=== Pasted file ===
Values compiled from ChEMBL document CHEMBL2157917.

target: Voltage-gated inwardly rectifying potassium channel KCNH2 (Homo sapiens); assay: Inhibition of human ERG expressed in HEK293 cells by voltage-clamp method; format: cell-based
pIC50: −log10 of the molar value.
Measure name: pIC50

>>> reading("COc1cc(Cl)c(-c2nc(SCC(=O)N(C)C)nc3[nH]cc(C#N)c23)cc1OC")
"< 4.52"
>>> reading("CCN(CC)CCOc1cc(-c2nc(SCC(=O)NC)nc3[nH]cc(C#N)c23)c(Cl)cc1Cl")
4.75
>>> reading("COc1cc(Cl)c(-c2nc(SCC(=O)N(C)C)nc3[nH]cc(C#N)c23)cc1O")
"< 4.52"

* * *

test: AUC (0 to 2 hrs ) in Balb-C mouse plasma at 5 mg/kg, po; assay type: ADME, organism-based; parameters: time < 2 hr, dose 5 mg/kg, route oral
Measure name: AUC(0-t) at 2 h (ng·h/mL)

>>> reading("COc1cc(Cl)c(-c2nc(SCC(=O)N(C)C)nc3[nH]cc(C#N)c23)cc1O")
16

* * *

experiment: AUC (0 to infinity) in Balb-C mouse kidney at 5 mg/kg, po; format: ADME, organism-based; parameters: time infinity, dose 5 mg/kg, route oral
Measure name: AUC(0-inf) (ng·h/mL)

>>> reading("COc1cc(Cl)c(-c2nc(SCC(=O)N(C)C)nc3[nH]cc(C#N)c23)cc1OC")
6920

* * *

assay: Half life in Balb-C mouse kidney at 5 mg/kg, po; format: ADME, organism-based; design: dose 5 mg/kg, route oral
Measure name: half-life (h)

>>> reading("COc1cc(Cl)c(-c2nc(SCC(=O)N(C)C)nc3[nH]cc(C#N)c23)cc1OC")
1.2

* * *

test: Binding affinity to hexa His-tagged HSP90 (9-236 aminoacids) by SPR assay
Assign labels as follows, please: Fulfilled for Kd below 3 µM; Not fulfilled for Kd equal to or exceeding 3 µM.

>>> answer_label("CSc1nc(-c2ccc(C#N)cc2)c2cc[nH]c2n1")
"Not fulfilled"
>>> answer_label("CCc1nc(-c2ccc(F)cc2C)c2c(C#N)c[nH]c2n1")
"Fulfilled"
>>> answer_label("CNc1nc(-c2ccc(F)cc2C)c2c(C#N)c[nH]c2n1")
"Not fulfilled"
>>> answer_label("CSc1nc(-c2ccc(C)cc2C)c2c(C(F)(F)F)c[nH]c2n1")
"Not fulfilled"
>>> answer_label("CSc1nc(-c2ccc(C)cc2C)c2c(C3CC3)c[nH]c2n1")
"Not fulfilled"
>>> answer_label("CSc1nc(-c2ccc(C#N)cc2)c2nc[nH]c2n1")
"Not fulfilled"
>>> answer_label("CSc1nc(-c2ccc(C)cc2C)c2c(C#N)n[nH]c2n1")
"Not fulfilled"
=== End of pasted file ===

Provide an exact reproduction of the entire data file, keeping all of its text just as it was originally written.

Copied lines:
Values compiled from ChEMBL document CHEMBL2157917.

target: Voltage-gated inwardly rectifying potassium channel KCNH2 (Homo sapiens); assay: Inhibition of human ERG expressed in HEK293 cells by voltage-clamp method; format: cell-based
pIC50: −log10 of the molar value.
Measure name: pIC50

>>> reading("COc1cc(Cl)c(-c2nc(SCC(=O)N(C)C)nc3[nH]cc(C#N)c23)cc1OC")
"< 4.52"
>>> reading("CCN(CC)CCOc1cc(-c2nc(SCC(=O)NC)nc3[nH]cc(C#N)c23)c(Cl)cc1Cl")
4.75
>>> reading("COc1cc(Cl)c(-c2nc(SCC(=O)N(C)C)nc3[nH]cc(C#N)c23)cc1O")
"< 4.52"

* * *

test: AUC (0 to 2 hrs ) in Balb-C mouse plasma at 5 mg/kg, po; assay type: ADME, organism-based; parameters: time < 2 hr, dose 5 mg/kg, route oral
Measure name: AUC(0-t) at 2 h (ng·h/mL)

>>> reading("COc1cc(Cl)c(-c2nc(SCC(=O)N(C)C)nc3[nH]cc(C#N)c23)cc1O")
16

* * *

experiment: AUC (0 to infinity) in Balb-C mouse kidney at 5 mg/kg, po; format: ADME, organism-based; parameters: time infinity, dose 5 mg/kg, route oral
Measure name: AUC(0-inf) (ng·h/mL)

>>> reading("COc1cc(Cl)c(-c2nc(SCC(=O)N(C)C)nc3[nH]cc(C#N)c23)cc1OC")
6920

* * *

assay: Half life in Balb-C mouse kidney at 5 mg/kg, po; format: ADME, organism-based; design: dose 5 mg/kg, route oral
Measure name: half-life (h)

>>> reading("COc1cc(Cl)c(-c2nc(SCC(=O)N(C)C)nc3[nH]cc(C#N)c23)cc1OC")
1.2

* * *

test: Binding affinity to hexa His-tagged HSP90 (9-236 aminoacids) by SPR assay
Assign labels as follows, please: Fulfilled for Kd below 3 µM; Not fulfilled for Kd equal to or exceeding 3 µM.

>>> answer_label("CSc1nc(-c2ccc(C#N)cc2)c2cc[nH]c2n1")
"Not fulfilled"
>>> answer_label("CCc1nc(-c2ccc(F)cc2C)c2c(C#N)c[nH]c2n1")
"Fulfilled"
>>> answer_label("CNc1nc(-c2ccc(F)cc2C)c2c(C#N)c[nH]c2n1")
"Not fulfilled"
>>> answer_label("CSc1nc(-c2ccc(C)cc2C)c2c(C(F)(F)F)c[nH]c2n1")
"Not fulfilled"
>>> answer_label("CSc1nc(-c2ccc(C)cc2C)c2c(C3CC3)c[nH]c2n1")
"Not fulfilled"
>>> answer_label("CSc1nc(-c2ccc(C#N)cc2)c2nc[nH]c2n1")
"Not fulfilled"
>>> answer_label("CSc1nc(-c2ccc(C)cc2C)c2c(C#N)n[nH]c2n1")
"Not fulfilled"